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There are different types of “stress tests” that can be used to evaluate the heart. The simplest is an exercise test, which is performed on a treadmill or stationary bicycle for people with suspected or known heart disease. The test records heart rate and blood pressure. Sticky electrodes are attached to the chest, shoulder and hip and are connected to a machine that records heart rate and blood pressure while your child is exercising. An echocardiogram [link to section on Echocardiogram above] may also be performed during and immediately after exercising (stress echocardiogram). Some problems with the heart are not seen when the heart is at a calm, resting state. Exercise testing allows doctors to “work” the heart and evaluate it during times of activity and stress. This is a non-invasive test, meaning nothing is put into the body during the test. Since the purpose of the test is to have your child exercise, it is important to have your child dress appropriately, including comfortable clothes and shoes meant for activity.
Other types of “stress testing” include giving medications by vein while performing an echocardiogram or cardiac MRI to make the heart work harder. Sometimes abnormalities may be more easily identified if the heart is made to intentionally work harder.
Occasionally, cardiac nuclear perfusion testing is performed in children. In this test, a small amount of radioactive compound is injected by vein and pictures of the heart are taken to see how well blood is being provided to the heart itself. These kinds of tests are only ordered after a detailed evaluation by your child’s cardiologist.
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Electrophysiology (EP) Study (Ablation Procedure)
An electrophysiology (EP) study is an invasive test to assess the heart’s electrical pathways. It is used to identify causes of abnormal heart rhythms (arrhythmias) and to provide therapies (called an ablation) to fix abnormalities in the electrical system of the heart.
An EP study is performed in the cardiac catheterization lab in a hospital. In this safe and controlled setting, your doctor intentionally will try to reproduce the abnormal rhythm. Special catheters (thin, flexible tubes) are inserted into the vessels in the leg and neck. These catheters sense the small electrical currents within the heart. Special ablation catheters can heat or freeze the abnormal areas of heart tissue to alter the ability of these areas to create arrhythmias. If successful, many children will no longer need to take medications to control their abnormal heart rhythms after an ablation procedure. Typically, an EP study is performed as an outpatient procedure and children will be able to go home the same day as their procedure.
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Pulse Oximetry Screening
|A pulse oximetry reading, such as the one shown here, indicates the percentage of hemoglobin in the red blood cells that contains oxygen. Normal is over 95%, while babies with heart defects can have saturations from 60% to 94%, or there may be a significant difference between saturations measured in the arms and legs. Babies who have a positive pulse oximetry screening should be evaluated by a pediatric cardiologist.
A pulse oximetry screen is a noninvasive (and painless) test performed on all newborn babies to determine the level of oxygen in their blood. This test uses rays of light of different wavelengths to measure the percent of hemoglobin (the part of blood that carries oxygen) that is filled with oxygen. Normally, a newborn baby should have an oxygen saturation level that is greater than 95%. Screening using pulse oximetry can detect some infants with congenital heart disease who otherwise may go undetected for a while. There are some congenital heart defects that cause a newborn baby to have lower oxygen saturation in the blood after birth. It often can be difficult to determine if a baby has cyanosis (bluish discoloration of the skin due to poor oxygen content of the blood) just by looking at him or her after birth.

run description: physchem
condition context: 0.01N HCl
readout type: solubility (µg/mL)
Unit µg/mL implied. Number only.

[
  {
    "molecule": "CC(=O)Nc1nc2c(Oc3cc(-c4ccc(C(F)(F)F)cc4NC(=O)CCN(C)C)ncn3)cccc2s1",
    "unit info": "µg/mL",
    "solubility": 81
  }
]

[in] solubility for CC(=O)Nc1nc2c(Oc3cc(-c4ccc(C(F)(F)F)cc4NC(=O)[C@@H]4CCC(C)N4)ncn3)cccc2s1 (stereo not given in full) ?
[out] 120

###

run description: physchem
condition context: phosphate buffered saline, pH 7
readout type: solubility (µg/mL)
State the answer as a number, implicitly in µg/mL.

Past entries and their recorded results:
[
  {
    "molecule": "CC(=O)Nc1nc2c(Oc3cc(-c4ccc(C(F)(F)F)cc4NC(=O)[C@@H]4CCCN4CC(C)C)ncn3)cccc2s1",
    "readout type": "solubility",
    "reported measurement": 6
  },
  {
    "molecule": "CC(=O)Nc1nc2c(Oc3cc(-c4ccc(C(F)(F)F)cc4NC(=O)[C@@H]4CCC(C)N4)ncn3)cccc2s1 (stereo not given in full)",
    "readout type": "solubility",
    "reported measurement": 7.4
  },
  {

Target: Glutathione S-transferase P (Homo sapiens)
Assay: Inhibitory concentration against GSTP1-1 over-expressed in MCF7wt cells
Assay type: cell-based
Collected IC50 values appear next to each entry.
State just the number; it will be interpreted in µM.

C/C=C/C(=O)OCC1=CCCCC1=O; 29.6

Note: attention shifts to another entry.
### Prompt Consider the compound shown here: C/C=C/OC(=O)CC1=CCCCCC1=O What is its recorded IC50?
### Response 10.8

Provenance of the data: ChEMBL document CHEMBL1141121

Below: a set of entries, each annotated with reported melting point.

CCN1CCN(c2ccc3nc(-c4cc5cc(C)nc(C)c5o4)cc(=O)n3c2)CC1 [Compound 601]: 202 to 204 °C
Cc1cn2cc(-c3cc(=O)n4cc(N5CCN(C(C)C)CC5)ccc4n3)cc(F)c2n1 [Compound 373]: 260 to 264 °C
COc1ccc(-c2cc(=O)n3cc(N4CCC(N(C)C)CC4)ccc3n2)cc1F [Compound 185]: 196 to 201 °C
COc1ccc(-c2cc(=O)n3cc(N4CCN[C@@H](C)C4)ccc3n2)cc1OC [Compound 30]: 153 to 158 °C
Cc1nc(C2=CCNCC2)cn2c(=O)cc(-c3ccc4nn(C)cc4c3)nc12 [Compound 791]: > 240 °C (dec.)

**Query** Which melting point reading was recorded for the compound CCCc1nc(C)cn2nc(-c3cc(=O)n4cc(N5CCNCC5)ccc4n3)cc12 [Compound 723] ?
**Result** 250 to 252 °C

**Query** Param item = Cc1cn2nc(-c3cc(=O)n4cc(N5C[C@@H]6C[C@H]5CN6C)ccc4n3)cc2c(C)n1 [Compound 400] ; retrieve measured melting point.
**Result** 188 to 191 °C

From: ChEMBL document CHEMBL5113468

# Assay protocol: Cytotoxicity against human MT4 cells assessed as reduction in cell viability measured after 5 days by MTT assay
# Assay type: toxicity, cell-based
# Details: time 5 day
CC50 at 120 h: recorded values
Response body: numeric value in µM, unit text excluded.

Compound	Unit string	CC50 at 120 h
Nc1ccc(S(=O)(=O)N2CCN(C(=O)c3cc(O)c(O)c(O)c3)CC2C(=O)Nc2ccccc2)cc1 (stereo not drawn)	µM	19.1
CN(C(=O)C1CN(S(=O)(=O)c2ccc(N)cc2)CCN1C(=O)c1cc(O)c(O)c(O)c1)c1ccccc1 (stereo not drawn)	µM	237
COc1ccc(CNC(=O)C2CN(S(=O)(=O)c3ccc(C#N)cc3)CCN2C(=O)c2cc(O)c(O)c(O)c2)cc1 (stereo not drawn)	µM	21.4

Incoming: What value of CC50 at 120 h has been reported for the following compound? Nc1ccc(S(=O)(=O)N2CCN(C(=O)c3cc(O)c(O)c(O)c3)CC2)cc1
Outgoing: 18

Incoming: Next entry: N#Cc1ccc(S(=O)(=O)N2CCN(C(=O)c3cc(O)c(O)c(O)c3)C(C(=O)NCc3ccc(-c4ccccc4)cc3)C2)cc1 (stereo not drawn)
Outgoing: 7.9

How Is a Pulse Oximetry Test Performed?
The pulse oximeter has a lighted probe that is temporarily attached to the baby’s finger, ear lobe, or foot. Once the baby’s finger is attached to the probe (usually by a sticker), the red light of the probe reads the amount of oxygen carried by the blood. The oxygen level is tested in both arms and both feet. In some kinds of congenital heart disease, the numbers can be different in the arms compared to the legs. It also helps to validate the test to do it in all of the extremities. The time required to complete this test is approximately 1 to 5 minutes.
Is Pulse Oximetry Testing Safe?
Yes. There are no known risks associated with pulse oximetry testing. This is not a blood test so it does not require a needle stick. There is no radiation involved with this test as well. It simply temporarily shines a light through the skin to test how much of the blood contains oxygen.
Why Is Pulse Oximetry Testing Important?
Some congenital heart defects do not show signs within the first days or even weeks of life. Sometimes babies with significant congenital heart disease may not have a murmur after birth. Therefore, some babies may not show signs of significant congenital heart disease until after they become very sick. If healthcare providers discover a heart problem before a baby becomes ill, then the baby will have a better chance to do well with any necessary surgeries or procedures. Early diagnosis of the heart problem may also prevent damage to other organs that may occur when a baby becomes sick due to congenital heart disease.
While pulse oximetry screening cannot rule out all forms of congenital heart disease, it is a good starting point for evaluating many serious types of congenital heart defects. In 2011, the U.S. Department of Health and Human Services recommended the pulse oximetry screening should be included in the routine evaluation that all newborn babies undergo before they are discharged from the hospital after birth. More and more states are adopting this test as a routine procedure to be done on all newborn babies before they go home from the hospital.